The New Science of Sentencing

More like "The Bad Science of Sentencing". You don't turn people back from bad behavior by telling them you believe they're likely to continue; that's a self-fulfilling prophecy-in-the-making. This is terribly stupid and evil. Instead, if you have reason to suspect people will fall back into crime, take the enormous amounts of money that would be spent on keeping them locked up longer, and invest that in, oh: jobs programs, training, therapy... Things that have a chance of benefiting society in the long term, instead of further degrading people and making the situation worse.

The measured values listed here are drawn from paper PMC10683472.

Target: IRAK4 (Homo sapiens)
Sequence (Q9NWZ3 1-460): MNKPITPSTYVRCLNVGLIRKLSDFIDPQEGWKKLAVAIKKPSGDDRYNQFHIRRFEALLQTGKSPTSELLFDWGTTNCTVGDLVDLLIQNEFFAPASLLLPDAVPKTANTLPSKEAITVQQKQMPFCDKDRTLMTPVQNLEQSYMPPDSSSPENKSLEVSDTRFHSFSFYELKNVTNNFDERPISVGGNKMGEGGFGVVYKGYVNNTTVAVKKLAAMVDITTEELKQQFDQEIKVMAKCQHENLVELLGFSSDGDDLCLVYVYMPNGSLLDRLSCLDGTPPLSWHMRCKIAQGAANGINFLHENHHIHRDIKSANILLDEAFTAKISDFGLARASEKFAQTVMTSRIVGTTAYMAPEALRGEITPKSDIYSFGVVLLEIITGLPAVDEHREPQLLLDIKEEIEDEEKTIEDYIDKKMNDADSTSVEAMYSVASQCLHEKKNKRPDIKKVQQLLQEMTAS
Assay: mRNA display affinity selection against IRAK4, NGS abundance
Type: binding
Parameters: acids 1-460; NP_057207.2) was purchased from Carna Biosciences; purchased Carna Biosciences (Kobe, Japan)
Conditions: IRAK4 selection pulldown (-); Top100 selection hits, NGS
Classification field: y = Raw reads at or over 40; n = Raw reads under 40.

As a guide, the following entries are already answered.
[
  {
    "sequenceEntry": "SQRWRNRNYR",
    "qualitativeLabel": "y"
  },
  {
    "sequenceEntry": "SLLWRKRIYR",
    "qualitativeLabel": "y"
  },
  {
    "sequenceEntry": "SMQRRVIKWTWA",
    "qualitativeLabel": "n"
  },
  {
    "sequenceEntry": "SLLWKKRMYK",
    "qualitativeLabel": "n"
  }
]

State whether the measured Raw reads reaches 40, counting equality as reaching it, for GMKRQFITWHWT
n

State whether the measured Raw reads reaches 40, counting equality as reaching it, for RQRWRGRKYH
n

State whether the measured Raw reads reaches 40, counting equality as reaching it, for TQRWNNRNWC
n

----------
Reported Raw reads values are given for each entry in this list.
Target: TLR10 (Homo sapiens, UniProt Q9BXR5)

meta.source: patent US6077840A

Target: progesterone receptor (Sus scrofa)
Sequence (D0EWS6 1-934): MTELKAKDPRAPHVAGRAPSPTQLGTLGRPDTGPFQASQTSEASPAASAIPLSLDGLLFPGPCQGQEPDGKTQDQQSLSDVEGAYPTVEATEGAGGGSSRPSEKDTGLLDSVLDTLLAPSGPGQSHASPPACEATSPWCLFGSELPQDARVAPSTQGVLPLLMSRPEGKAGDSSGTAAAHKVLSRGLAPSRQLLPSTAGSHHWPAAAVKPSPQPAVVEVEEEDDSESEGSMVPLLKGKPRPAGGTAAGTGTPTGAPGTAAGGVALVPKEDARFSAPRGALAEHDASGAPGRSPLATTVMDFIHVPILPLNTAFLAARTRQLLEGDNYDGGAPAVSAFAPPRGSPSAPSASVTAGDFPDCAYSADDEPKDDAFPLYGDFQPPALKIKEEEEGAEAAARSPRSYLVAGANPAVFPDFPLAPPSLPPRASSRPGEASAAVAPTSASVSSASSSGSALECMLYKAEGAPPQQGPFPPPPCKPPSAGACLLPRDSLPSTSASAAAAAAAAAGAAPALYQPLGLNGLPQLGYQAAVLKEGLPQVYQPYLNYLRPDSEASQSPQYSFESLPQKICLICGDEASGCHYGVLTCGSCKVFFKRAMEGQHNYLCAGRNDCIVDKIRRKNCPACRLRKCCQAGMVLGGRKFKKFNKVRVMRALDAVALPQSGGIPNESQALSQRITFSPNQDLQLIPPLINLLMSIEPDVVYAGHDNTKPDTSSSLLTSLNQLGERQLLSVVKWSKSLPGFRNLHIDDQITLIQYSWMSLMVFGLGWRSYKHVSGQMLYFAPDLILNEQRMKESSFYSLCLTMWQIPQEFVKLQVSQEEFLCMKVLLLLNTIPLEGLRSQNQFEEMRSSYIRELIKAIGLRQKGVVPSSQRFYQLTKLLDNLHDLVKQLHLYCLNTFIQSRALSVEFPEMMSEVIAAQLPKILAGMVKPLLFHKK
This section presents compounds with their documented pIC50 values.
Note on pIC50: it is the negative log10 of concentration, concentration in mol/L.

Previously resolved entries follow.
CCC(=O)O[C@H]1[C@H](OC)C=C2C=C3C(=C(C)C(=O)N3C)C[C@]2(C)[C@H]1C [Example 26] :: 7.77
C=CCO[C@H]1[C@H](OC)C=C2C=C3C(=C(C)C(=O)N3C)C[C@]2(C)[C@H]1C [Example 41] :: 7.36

Criminal sentencing has long been based on the present crime and, sometimes, the defendant’s past criminal record. In Pennsylvania, judges could soon consider a new dimension: the future.
Pennsylvania is on the verge of becoming one of the first states in the country to base criminal sentences not only on what crimes people have been convicted of, but also on whether they are deemed likely to commit additional crimes. As early as next year, judges there could receive statistically derived tools known as risk assessments to help them decide how much prison time — if any — to assign.